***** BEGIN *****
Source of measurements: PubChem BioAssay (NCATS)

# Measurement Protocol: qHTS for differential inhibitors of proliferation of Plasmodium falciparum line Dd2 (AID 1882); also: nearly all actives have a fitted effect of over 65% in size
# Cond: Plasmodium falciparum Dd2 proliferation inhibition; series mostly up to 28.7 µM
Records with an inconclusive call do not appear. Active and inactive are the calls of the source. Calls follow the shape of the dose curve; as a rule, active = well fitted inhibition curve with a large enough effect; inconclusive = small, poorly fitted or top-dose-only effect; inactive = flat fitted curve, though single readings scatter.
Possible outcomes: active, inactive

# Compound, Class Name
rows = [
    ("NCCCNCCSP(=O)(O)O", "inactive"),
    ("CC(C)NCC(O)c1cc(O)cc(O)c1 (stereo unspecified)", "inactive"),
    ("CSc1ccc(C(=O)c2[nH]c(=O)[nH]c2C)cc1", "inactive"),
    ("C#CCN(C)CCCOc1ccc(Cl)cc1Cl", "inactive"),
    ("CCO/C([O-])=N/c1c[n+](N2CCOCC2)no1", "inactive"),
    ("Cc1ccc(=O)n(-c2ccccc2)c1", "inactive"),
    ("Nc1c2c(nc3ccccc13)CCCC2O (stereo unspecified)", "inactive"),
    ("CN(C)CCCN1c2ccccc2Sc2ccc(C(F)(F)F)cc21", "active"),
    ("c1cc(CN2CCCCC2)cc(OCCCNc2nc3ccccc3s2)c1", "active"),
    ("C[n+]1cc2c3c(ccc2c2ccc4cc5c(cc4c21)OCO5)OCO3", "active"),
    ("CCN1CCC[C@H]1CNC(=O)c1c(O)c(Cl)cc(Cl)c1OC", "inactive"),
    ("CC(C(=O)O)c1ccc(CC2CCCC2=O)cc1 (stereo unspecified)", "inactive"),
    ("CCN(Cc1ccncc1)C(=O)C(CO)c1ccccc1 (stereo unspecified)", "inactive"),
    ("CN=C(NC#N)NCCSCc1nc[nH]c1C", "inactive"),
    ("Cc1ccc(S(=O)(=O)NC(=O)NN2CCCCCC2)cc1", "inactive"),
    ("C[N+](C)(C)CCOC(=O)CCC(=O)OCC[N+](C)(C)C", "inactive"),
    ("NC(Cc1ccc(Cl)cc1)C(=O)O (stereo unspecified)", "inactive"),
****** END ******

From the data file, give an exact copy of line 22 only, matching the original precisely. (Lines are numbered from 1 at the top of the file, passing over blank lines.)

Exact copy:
    ("Cc1ccc(S(=O)(=O)NC(=O)NN2CCCCCC2)cc1", "inactive"),